Sensorimotor Psychotherapy – 14 Things All Therapists Should Know

On the last weekend of March Brighton Therapy Partnership hosted a CPD day exploring different aspects of the treatment of Trauma; eminent speakers, many colleagues and a chance to network and connect as well as explore the realm of trauma from some familiar and less familiar perspectives. Then Covid-19 took hold of the planet; country after country began to etch their own national and personal trauma stories, and the individual and collective lives of all of us in this vulnerable world, began spinning on a different axis. A collective trauma, whose impact we cannot yet predict, began to make itself known. Trauma is the response to a deeply distressing or disturbing event that overwhelms an individual’s ability to cope, causes feelings of helplessness, diminishes their sense of self and their ability to feel the full range of emotions and experiences.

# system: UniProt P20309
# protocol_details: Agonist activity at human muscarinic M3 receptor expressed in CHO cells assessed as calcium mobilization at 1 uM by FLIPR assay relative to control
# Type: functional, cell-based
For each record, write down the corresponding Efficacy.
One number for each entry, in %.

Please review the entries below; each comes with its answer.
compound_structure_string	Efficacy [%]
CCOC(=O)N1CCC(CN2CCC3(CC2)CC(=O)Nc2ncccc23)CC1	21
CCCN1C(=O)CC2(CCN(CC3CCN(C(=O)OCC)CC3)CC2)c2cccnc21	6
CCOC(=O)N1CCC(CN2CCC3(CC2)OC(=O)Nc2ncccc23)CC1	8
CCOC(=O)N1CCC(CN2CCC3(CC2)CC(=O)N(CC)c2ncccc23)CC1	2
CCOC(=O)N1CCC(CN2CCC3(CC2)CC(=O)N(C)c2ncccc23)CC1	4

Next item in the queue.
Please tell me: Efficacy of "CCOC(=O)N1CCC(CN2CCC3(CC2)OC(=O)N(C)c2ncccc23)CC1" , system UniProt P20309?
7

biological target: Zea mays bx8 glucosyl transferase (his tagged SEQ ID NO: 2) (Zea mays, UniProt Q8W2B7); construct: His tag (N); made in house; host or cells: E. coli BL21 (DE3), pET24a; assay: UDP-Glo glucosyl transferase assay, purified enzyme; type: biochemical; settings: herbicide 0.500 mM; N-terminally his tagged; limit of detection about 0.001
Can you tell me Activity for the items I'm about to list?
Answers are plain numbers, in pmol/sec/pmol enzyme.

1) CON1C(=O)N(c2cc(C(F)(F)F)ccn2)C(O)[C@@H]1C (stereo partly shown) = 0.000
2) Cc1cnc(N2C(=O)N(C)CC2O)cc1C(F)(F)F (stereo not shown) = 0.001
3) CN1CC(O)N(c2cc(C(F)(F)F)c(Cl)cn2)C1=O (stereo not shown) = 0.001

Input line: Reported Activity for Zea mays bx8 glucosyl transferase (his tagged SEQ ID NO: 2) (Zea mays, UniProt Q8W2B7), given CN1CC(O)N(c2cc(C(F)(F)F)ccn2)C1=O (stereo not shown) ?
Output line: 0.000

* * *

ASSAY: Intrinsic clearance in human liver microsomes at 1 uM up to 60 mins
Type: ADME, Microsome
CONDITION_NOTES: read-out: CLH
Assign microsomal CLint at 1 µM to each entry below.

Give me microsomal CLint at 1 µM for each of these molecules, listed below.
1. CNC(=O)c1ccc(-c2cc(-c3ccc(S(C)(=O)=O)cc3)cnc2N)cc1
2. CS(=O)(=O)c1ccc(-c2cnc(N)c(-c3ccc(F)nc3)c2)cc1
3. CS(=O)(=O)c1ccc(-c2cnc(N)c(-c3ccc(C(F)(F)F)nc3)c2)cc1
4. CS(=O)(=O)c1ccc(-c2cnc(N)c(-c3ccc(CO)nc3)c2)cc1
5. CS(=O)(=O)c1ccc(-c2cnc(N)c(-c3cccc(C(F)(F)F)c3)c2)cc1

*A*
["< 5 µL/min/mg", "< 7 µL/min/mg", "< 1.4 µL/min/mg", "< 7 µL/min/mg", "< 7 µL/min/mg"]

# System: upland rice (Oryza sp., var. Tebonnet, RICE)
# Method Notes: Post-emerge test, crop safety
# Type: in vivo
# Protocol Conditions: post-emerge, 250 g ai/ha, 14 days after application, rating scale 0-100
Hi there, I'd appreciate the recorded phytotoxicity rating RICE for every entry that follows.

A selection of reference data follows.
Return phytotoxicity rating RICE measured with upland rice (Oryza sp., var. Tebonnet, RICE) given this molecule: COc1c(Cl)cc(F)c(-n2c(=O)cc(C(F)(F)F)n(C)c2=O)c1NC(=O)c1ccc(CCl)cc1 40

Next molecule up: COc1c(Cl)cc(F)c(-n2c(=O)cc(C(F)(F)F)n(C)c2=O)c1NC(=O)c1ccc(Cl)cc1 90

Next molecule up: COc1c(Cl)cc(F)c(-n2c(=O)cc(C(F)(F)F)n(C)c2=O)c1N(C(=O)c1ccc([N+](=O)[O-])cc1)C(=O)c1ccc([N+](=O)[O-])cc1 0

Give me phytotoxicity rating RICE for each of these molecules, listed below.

According to Dr Dan Siegel from the Mindsight Institute,

“Sensorimotor Psychotherapy blends theory and technique from cognitive and dynamic therapy with straightforward somatic awareness and movement interventions… that promote empowerment and competency.”

Traditional psychotherapy addresses the cognitive and emotional elements of trauma, but lacks techniques that work directly with the physiological elements, despite the fact that trauma profoundly affects the body and many symptoms of traumatised individuals are somatically based. By using the body (rather than cognition or emotion) as a primary entry point in processing trauma, Sensorimotor Psychotherapy directly treats the effects of trauma on the body, which in turn facilitates emotional and cognitive processing.